A group of faith leaders uniting as the Greater Philadelphia Fellowship of Christian Churches plans to loudly decry security measures that render an estimated 30 churches unable to host services on the Sunday of Pope Francis’ visit.
Several group members met at Mt. Ephraim Baptist Church (22nd and Tioga sts.) on Saturday afternoon to plan for a Wednesday morning event. They said they will descend on Mayor Michael Nutter’s office seeking security-zone exemptions that would enable worshippers to get to their places of worship.
They say they’ve been trying to get the city’s ear with a request to ease traffic restrictions since May to no avail.
Pastor Willie Graves of Saint Phillip’s Baptist Church, located just north of Girard Ave. on 6th St., is heading the effort. He said civil disobedience is a potential course of action should their concerns not be addressed.
“The city has decided to shut off access to our churches,” Graves told NewsWorks of the security-zone ramifications about which Nutter and other city officials have “ignored us on every hand. We tried to reach out just to have a conversation. We’ve been ignored.
“Now, we’re at the point where we’re saying we want unrestricted travel on Sunday. Let people come to church and leave because you have feeding programs, clothing programs. We’re not pleased.”
[UPDATE: Upon learning of these concerns via NewsWorks, Nutter’s chief of staff Everett Gillison reached out to the group in an effort “to work with them as best we can,” said spokesman Mark McDonald.]
Graves said the group will assemble in the City Hall courtyard at 9 a.m. Wednesday and head upstairs to Nutter’s office at 10 a.m. to deliver a statement and demands.
They’ll then host a press conference at which Graves, Pastor J.R. Sutton, Vernon Thompson of Morris Chapel Baptist Church and T. Milton Street Sr. will speak, and hope to hear from the mayor within 48 hours before taking their next steps.
The group’s official statement, which will be delivered to Nutter’s office, decries “the stronghold” the city has over these churches creating “spiritual gridlock on an entire community” because of an “overzealous mayor” seeking approval and accolades.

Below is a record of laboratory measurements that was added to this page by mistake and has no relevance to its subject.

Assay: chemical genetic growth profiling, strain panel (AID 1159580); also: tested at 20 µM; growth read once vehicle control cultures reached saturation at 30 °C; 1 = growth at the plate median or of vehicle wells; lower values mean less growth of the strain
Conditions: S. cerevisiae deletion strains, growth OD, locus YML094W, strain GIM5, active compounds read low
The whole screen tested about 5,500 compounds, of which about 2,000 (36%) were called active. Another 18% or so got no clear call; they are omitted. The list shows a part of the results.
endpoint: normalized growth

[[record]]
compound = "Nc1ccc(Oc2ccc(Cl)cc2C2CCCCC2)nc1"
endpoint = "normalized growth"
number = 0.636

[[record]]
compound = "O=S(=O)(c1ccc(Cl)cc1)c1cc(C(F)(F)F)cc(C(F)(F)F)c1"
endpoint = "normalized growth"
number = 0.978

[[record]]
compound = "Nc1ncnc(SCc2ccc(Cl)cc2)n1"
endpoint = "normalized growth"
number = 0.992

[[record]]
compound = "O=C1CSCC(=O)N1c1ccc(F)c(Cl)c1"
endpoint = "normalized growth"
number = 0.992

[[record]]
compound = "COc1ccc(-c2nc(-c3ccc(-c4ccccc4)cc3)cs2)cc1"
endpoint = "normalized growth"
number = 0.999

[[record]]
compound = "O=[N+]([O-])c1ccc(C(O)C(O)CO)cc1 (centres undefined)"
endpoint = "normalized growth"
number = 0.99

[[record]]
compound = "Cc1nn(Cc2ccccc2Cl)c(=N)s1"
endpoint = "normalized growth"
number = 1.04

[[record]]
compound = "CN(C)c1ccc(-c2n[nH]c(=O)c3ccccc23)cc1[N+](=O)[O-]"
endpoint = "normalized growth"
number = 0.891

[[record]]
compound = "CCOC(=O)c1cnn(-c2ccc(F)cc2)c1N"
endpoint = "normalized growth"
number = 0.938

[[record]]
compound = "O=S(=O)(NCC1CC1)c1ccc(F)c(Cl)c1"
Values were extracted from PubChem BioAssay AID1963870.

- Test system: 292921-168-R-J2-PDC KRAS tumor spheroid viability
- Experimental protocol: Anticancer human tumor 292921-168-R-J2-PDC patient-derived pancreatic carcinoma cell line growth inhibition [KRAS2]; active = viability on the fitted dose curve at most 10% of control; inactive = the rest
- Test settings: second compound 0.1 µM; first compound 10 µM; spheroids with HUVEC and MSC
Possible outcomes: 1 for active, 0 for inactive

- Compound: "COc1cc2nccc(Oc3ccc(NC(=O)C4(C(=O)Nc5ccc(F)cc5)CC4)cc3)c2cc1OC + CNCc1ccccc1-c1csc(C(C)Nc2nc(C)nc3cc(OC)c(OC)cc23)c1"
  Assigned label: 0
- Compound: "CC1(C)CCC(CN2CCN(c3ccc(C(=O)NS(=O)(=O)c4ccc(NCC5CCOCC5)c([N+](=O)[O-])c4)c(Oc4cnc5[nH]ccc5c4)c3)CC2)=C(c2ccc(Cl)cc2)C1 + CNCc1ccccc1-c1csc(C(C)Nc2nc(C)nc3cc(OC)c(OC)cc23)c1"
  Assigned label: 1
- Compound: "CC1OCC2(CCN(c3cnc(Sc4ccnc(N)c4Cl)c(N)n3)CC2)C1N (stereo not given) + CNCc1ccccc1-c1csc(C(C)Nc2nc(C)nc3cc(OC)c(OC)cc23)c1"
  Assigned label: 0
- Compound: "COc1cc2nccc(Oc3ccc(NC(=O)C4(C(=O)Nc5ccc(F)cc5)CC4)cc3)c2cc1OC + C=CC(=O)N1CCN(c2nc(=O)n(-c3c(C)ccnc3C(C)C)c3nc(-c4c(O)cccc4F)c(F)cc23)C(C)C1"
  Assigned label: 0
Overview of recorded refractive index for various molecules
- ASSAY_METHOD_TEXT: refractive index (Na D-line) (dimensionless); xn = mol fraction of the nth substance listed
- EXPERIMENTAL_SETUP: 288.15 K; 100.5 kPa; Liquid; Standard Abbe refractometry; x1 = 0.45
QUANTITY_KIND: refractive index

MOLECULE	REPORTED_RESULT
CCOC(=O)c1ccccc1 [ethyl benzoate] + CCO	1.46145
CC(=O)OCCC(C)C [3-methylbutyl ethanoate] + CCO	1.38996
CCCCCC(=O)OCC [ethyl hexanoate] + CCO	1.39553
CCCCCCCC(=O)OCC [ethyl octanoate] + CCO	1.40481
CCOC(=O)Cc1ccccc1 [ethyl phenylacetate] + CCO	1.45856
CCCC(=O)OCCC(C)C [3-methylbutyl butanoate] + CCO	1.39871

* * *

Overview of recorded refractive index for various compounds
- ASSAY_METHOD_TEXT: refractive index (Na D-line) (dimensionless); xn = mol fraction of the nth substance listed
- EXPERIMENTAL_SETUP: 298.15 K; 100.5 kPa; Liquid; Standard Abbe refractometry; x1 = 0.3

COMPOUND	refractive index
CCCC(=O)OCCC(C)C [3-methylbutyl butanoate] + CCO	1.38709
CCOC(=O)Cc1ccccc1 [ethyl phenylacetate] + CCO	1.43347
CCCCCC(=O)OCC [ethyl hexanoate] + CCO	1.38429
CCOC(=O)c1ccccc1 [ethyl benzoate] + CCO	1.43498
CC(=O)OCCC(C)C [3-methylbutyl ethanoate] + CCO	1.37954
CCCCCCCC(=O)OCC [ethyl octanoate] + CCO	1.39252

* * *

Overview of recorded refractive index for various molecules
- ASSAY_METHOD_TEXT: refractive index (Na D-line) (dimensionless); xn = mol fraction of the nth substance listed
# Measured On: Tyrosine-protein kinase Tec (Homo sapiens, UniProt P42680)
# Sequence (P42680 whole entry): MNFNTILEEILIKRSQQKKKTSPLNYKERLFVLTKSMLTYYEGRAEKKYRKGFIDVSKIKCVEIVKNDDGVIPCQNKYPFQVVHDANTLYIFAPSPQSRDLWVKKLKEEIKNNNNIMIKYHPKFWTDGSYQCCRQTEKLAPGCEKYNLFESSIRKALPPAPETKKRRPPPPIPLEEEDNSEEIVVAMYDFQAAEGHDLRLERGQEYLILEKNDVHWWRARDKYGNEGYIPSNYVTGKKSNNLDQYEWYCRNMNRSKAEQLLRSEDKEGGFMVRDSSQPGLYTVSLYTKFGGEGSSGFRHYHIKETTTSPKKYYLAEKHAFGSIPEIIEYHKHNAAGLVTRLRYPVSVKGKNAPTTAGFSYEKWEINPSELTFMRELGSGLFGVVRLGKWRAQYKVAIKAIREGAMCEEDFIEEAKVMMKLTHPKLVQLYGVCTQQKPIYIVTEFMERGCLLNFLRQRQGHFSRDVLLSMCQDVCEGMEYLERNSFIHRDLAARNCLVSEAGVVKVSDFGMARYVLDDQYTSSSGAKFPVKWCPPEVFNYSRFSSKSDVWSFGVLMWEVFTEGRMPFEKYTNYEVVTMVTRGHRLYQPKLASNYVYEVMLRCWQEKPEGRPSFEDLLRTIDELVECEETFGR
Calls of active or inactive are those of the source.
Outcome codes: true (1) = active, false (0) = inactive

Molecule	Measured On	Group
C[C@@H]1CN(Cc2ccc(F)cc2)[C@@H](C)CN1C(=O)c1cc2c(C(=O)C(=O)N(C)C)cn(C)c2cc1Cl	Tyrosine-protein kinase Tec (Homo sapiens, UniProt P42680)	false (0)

“While the visit of the Pope is welcomed and highly anticipated by many, the intrusion into the daily functions of most is unwelcome,” the statement reads. “Intrusion and inconvenience can be tolerated until such point that it interferes with the inalienable right of a free people to gather at a designated place for the purpose of worshipping a higher power.
“We have been summarily dismissed as a non-factor in the mayor’s circus of celebrity and notoriety. We caution the mayor to prepare to share the national spotlight with the disgruntled, the dismissed and the disenfranchised. We will not be ignored.”
Should a mayoral meeting not come to pass, group leaders indicated a willingness to seek an emergency hearing challenging the legality of the city’s actions and draw national media attention to their “Biblical show of force.”
Graves said he hopes Nutter finally hears their concerns and engages in a conversation with the Fellowship which feels the city is seemingly “exalting the rights of one religious group” at the expense of others.
“If the mayor can’t find it in his capacity to give us what we’re seeking — it’s our right, our constitutional right, to assemble and worship without interference from the government — we’re going to pursue other means,” he said. “We’ll march and make our voices heard. We’ll make it very uncomfortable for the powers that be.”
On Sunday night, McDonald said he’d made calls and had heard nothing of these concerns in recent months. Gillison has reached out in an attempt to work with the faith community, as the city has with the business community in relation to the papal visit. City officials, he said, “will do what we can” to address the group’s concerns given exisiting security and safety measures.